• ManagementBy contrast, management is a force more preoccupied with planning, co-ordinating, supervising, and controlling routine activity, which of course can be done in an inspired way. Managerial leadership could be viewed as an integral part of the managerial role, and its significance grows in importance as one moves up the organisational hierarchy.

  • Leadership theoriesThe study of leadership is not new. As Bass writes: The study of leadership rivals in age the emergence of civilization, which shaped its leaders as much as it was shaped by them. From its infancy, the study of history has been the study of leaders what they did and why they did it. (1990, Bass and Stogdills Handbook of Leadership. 3rd Ed. p.3)

  • The trait approachEarly research into leadership can be characterized as a search for the great man. Personal characteristics of leaders were emphasized and the implicit idea was that leaders are born rather than made. All leaders were supposed to have certain stable characteristics that made them into leaders. The focus was on identifying and measuring traits that distinguished leaders from non-leaders or effective from ineffective leaders. There was the hope that a profile of an ideal leader could be derived from the above that could serve as the basis for selection of future leaders.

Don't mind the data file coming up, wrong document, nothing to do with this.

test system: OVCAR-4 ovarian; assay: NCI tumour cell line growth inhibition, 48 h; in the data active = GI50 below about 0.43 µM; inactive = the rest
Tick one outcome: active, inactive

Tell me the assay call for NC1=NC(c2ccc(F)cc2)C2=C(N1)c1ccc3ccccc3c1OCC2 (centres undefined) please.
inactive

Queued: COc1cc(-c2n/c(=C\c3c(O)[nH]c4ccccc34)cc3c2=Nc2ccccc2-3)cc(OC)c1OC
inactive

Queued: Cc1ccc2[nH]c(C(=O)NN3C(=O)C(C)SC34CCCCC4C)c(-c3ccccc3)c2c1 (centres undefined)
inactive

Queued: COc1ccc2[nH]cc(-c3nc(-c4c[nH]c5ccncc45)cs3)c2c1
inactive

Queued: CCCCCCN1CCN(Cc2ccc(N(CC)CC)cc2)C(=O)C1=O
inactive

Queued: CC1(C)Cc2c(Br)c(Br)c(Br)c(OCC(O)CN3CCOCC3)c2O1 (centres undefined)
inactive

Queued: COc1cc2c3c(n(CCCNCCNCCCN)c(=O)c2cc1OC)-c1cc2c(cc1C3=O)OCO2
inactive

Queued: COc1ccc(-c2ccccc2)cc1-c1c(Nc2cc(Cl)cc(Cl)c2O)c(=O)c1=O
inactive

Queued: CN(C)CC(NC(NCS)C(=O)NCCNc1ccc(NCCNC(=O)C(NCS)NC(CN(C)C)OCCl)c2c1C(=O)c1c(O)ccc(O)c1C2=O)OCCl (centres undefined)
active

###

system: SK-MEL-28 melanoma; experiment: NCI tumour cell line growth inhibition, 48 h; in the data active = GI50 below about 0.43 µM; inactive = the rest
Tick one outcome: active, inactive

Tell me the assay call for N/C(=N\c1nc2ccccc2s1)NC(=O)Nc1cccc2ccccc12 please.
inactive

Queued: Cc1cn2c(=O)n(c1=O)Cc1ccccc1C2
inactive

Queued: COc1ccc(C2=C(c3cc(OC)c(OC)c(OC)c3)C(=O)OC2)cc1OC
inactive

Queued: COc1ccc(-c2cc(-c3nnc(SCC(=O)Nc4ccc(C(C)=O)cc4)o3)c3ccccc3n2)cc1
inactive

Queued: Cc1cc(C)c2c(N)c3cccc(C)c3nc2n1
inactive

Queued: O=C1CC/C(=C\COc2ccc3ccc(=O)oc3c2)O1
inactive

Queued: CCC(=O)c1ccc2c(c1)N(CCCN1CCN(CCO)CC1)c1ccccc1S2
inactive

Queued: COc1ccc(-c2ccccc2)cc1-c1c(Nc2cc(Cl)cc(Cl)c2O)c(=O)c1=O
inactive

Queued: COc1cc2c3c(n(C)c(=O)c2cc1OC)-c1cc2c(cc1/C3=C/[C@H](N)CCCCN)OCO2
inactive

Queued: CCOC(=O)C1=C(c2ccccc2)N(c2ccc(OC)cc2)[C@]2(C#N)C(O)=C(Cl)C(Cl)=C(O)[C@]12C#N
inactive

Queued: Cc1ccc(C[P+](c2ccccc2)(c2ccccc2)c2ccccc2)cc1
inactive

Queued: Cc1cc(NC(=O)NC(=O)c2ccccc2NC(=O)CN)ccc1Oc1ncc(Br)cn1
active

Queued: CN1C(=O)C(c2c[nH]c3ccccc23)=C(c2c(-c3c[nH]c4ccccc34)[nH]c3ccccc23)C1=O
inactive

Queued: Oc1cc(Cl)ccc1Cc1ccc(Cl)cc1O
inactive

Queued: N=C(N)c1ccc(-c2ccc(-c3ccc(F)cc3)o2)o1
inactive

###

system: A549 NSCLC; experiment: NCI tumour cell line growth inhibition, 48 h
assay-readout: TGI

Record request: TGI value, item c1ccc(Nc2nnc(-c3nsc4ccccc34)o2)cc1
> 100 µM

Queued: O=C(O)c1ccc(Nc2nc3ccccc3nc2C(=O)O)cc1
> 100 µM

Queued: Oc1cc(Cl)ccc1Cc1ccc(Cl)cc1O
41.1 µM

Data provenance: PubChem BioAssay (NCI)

• Personal characteristicsPhysical featuresheight, physique, appearance and ageAbilityintelligence, knowledge, and fluency of speechPersonalitydominance, emotional control and expressiveness, and introversion-extraversion

  • Leadership styleDisillusionment followed the lack of empirical evidence for the existence of a leadership trait profile. This in turn led to a new emphasis on studying leadership style meaning what leaders actually do.In this approach, effectiveness of leaders is dependent on the exerted leadership style. Whereas the trait approach focused on stable personal characteristics, which were usually thought to be largely innate, the style approach implied that leadership is a behavioural pattern, which can be learned.